“The Importance of Environmental Science Paper Diluted” | Delhi News

New Delhi: Some teachers at the University of Delhi, some of whom are also members of the Executive Council (EC), wrote to Vice-Chancellor Yogesh Singh expressing their concerns regarding the framework of the national education policy ( NEP) suggested for the environmental science document. They said the suggested framework reduced the importance of the document and had been significantly watered down.
The university sent two alternative executives to the colleges for their comments. As part of the changes under the NEP, DU will introduce a four-year undergraduate program. Within the framework of the four-year program, the program structures are being revised.
Explaining the change, Anupam Sunny, professor of environmental science at Satyawati College, said: “Until now, EVS has been a compulsory assignment, in which some students study in the first semester and others in the second semester. It was a four credit course. Now, according to the framework, it is categorically written that it will be two credit courses. Reducing from four lectures to two lectures will not only dilute the course, but will also reduce the workload, with many ad hoc teachers losing their jobs.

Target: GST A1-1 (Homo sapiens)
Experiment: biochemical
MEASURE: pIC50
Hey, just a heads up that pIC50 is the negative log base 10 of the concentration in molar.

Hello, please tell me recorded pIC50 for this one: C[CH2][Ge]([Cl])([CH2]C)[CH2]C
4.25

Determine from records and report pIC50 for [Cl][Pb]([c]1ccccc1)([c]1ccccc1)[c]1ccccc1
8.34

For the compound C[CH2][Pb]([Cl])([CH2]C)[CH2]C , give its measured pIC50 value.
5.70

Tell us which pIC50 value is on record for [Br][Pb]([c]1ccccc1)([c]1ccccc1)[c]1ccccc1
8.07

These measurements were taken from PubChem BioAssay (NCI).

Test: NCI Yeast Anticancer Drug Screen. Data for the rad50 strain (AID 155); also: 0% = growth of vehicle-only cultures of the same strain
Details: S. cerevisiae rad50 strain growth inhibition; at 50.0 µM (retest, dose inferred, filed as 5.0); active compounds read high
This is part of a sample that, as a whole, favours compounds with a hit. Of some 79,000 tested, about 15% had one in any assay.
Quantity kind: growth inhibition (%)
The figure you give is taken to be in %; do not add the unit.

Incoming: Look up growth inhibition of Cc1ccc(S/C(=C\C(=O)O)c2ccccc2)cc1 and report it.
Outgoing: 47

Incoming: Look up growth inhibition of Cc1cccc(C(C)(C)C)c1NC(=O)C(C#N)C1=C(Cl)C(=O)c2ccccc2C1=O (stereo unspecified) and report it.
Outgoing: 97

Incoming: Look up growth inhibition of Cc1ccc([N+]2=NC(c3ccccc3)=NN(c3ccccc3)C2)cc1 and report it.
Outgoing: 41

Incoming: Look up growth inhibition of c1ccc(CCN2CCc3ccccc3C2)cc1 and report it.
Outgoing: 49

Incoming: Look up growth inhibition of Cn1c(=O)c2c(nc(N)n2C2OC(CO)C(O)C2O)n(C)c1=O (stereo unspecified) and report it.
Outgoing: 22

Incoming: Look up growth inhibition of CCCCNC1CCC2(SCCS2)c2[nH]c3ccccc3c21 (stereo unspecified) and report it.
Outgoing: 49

As part of the Choice Based Credit System (CBCS) implemented at the university in 2014, environmental science is a mandatory document called the Ability Enhancement Compulsory Course (AECC). Students in each course are required to study the materials during their first year. At Sunny’s middle school, there was a meeting with the principal on the frame on Friday.
Collectively, 12 teachers from all colleges and affiliated with a group of teachers – Academics for Action and Development (AAD) – wrote a letter to the university.
Since the course was introduced, teachers have pointed out that different colleges carry out environmental projects, which was well recognized by the National Assessment and Accreditation Council (NAAC).


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